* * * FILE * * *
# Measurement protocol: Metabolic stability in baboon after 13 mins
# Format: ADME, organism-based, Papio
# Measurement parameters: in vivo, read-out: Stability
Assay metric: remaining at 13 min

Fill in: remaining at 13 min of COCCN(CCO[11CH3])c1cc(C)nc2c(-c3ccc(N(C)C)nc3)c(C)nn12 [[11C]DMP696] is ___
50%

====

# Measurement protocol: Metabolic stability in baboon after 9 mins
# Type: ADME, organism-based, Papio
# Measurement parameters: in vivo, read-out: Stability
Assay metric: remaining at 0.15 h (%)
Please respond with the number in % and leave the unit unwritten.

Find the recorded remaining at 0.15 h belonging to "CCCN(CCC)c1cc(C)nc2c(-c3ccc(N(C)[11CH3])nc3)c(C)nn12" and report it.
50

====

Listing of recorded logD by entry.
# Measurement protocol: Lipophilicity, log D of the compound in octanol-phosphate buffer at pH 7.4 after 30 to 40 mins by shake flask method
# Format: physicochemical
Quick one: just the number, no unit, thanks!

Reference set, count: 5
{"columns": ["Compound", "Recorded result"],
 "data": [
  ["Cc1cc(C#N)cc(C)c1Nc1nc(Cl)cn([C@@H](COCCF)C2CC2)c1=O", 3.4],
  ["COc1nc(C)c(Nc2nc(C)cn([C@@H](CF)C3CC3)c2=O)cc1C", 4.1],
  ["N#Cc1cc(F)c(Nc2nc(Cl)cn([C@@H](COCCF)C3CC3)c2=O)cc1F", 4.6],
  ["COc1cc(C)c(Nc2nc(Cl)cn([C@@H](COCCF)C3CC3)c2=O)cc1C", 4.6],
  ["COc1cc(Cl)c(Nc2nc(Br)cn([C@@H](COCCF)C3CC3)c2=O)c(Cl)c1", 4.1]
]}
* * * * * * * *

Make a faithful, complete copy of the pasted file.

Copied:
# Measurement protocol: Metabolic stability in baboon after 13 mins
# Format: ADME, organism-based, Papio
# Measurement parameters: in vivo, read-out: Stability
Assay metric: remaining at 13 min

Fill in: remaining at 13 min of COCCN(CCO[11CH3])c1cc(C)nc2c(-c3ccc(N(C)C)nc3)c(C)nn12 [[11C]DMP696] is ___
50%

====

# Measurement protocol: Metabolic stability in baboon after 9 mins
# Type: ADME, organism-based, Papio
# Measurement parameters: in vivo, read-out: Stability
Assay metric: remaining at 0.15 h (%)
Please respond with the number in % and leave the unit unwritten.

Find the recorded remaining at 0.15 h belonging to "CCCN(CCC)c1cc(C)nc2c(-c3ccc(N(C)[11CH3])nc3)c(C)nn12" and report it.
50

====

Listing of recorded logD by entry.
# Measurement protocol: Lipophilicity, log D of the compound in octanol-phosphate buffer at pH 7.4 after 30 to 40 mins by shake flask method
# Format: physicochemical
Quick one: just the number, no unit, thanks!

Reference set, count: 5
{"columns": ["Compound", "Recorded result"],
 "data": [
  ["Cc1cc(C#N)cc(C)c1Nc1nc(Cl)cn([C@@H](COCCF)C2CC2)c1=O", 3.4],
  ["COc1nc(C)c(Nc2nc(C)cn([C@@H](CF)C3CC3)c2=O)cc1C", 4.1],
  ["N#Cc1cc(F)c(Nc2nc(Cl)cn([C@@H](COCCF)C3CC3)c2=O)cc1F", 4.6],
  ["COc1cc(C)c(Nc2nc(Cl)cn([C@@H](COCCF)C3CC3)c2=O)cc1C", 4.6],
  ["COc1cc(Cl)c(Nc2nc(Br)cn([C@@H](COCCF)C3CC3)c2=O)c(Cl)c1", 4.1]
]}